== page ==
LARGE SHOT OF THE WEEK: Lehman Brothers ex-boss Dick Fuld

Reviled: Lehman Brothers ex-boss Dick Fuld is the banker who likes to hate Americans

Reviled: Lehman Brothers ex-boss Dick Fuld is the banker who likes to hate Americans

Reviled: Lehman Brothers ex-boss Dick Fuld is the banker who likes to hate Americans

Traditionally in pantomime, the bad guy enters the stage to make a volley of cheering and hissing.

He snarls and screams and despite frequent protests he can not generate sympathy. Without fail, the rotter ultimately gets his earned salary.

In the past decade Dick Fuld has performed this rich comic role full of self-confidence.

As chief executive of the late Lehman Brothers, he is the banker who likes to hate Americans, their symbol of everything that is wrong with capitalism.

When Lehman collapsed under the weight of bad investments, Fuld did not go to prison nor were criminal prosecutions filed.

His pride has certainly been successful, but he has vast homes in Connecticut and Florida. In the eight years prior to the crash, he received an average of £ 47 million per year.

He is the Captain Cook of Wall Street, his Wicked Witch, his King Rat is rolled. Whether he got the earned wage he deserved is a different matter.

Fuld is physically born to play the bad guy. A fierce, non-behaving creature with colossal shoulders and a cruel mouth, he has a brilliance that can make a pint of gold top sour.

On Wall Street he was known as & # 39; the Gorilla & # 39 ;, a reference to both his voluminous frame and his troubling habit of speaking in grunts.

He spoke to traders as if he were a Mafia capo. & # 39; Tear their throat out & # 39 ;, was a popular chorus.

Fuld joined the university's air force as a trainee in the hope of becoming a test pilot. A brawl with a commanding officer of whom he claimed that he was drawing a small cadet soon stopped that career plan.

After Lehman recruited him in 1969 as a fixed income trader, he attracted the attention of President Glucksman, a complex soul with a preference for lunches with three martinis and swinging telephones.

Fuld grew into more machine than man and spent endless hours on his green screen. His advance to the top track in 1994 became inevitable. And he remained a banker of the old school. An impeccable dresser, his navy suits were cut at Richards in Connecticut, his silk ties were obtained from Hermes and his black lace-up shoes always seemed to be a high buff.

Sloppy dress, sloppy thinking, & # 39; he would say. When the Lehman workers voted for Friday, the chief executive said solemnly: "This is a dark day for the company."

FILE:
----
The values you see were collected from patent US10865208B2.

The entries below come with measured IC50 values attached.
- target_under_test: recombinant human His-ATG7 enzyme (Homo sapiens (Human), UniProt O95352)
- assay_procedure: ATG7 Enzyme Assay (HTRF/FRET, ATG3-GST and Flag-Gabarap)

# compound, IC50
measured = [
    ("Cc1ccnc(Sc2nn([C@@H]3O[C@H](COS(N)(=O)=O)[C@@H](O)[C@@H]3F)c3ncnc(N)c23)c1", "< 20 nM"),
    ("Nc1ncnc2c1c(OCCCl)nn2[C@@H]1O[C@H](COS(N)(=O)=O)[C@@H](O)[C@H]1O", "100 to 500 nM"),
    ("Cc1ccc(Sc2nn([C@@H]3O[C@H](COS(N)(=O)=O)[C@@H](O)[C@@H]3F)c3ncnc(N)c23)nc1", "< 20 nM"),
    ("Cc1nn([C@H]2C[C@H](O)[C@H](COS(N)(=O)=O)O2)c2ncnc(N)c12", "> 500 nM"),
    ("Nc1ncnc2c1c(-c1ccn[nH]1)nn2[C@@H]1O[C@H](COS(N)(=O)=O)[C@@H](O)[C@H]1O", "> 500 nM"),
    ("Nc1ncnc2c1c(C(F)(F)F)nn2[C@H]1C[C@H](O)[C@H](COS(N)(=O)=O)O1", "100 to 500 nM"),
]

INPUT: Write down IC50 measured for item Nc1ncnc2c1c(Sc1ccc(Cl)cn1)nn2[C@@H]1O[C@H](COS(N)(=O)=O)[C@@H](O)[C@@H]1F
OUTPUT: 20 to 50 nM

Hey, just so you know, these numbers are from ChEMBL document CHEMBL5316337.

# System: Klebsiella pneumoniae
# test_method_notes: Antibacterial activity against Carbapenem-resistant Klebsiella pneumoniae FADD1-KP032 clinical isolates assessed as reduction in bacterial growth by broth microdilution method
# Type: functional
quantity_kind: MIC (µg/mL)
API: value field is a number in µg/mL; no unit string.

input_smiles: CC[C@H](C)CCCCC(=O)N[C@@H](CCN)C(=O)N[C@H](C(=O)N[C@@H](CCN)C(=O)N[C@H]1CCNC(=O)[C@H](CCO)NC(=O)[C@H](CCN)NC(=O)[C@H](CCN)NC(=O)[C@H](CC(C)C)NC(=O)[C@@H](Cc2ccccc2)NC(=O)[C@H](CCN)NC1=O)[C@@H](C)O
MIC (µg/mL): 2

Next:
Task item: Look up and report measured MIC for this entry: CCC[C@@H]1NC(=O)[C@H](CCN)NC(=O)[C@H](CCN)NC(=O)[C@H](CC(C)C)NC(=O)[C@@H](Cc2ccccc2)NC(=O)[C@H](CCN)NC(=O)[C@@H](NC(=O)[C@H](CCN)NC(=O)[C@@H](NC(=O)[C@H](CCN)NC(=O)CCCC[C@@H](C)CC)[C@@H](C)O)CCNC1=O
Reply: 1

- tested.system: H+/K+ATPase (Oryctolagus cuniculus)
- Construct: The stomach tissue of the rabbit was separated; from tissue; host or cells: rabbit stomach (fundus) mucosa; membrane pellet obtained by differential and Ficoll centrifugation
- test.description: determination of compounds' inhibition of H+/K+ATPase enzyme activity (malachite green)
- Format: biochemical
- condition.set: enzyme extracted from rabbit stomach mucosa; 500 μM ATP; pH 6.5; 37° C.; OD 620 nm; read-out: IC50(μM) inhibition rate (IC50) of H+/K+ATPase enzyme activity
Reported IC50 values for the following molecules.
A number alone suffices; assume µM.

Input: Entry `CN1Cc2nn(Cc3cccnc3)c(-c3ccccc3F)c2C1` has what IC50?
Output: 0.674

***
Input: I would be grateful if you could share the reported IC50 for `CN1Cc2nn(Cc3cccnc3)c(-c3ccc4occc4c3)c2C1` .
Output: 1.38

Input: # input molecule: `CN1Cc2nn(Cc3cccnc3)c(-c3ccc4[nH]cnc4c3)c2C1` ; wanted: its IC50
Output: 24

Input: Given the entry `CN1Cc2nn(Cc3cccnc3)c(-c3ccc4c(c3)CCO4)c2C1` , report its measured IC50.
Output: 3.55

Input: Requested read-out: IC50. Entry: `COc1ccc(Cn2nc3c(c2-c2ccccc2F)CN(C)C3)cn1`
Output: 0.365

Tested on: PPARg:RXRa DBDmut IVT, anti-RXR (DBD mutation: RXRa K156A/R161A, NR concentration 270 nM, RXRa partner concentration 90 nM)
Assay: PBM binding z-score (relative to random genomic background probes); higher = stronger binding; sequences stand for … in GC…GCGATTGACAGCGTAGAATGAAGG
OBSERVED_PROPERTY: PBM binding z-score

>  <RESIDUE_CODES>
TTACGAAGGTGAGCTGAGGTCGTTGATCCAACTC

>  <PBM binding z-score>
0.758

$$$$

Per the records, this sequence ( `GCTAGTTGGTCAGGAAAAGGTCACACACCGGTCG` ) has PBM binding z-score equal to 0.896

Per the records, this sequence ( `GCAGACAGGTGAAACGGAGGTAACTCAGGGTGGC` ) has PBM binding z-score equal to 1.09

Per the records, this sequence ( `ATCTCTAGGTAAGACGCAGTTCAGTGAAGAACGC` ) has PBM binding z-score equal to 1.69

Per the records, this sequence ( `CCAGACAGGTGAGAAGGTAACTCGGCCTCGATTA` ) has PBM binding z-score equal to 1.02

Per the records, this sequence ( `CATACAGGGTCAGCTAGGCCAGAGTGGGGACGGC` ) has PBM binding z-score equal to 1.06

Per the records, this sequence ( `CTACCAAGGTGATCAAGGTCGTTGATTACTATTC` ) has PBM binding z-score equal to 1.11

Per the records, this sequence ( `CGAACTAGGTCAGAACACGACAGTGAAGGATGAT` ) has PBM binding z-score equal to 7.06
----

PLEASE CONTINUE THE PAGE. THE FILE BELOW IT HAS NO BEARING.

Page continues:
In the eight years prior to the crash Fuld was paid an average of £ 47 million per year. He maintains extensive homes in Connecticut and Florida

In the eight years prior to the crash Fuld was paid an average of £ 47 million per year. He maintains extensive homes in Connecticut and Florida

In the eight years prior to the crash Fuld was paid an average of £ 47 million per year. He maintains extensive homes in Connecticut and Florida

Fuld expected his charges to apply equally strict standards to their private lives. The marriage was encouraged, the divorce was frowned and things were not tolerated.

One of Fuld's redeeming features is his dedication to his wife Kathy, a towering blonde with whom he has three children.

Colleagues say that he would interrupt meetings to answer her phone calls, while she spoke to her fondly as "Fuld & # 39 ;. His most beautiful hour came during 9/11.

When the financial district was evacuated, Fuld and his team settled down at the Sheraton Hotel. Staff packed in rooms to keep acting. In the subsequent 2001 recession, Lehman outperformed the rest of the sector.

When the walls tumbled down seven years later, the congress had a field day. The sight of Fuld under heavy interrogation on Capitol Hill, his stony face betrays no hint of remorse, remains one of the most enduring images of the credit crisis.

Last year he tried a comeback, with the launch of corporate finance firm Matrix Wealth Partners. Whether it succeeds remains to be seen.

Fuld's only public statements since appearing before Congress were in 2015. It was a rubber dip lunch for investors at the Grand Hyatt Hotel in New York.

When he dealt with the death of Lehman, he blamed the American government, the world economy, the Federal Reserve. Almost everyone bar Richard S Fuld Jr. Those present said it was painful to watch. The applause that greeted his performance was at best lukewarm.

When the blows died out, Wall Street's panto-rogue quickly left the stage on the right, followed by lawyers.

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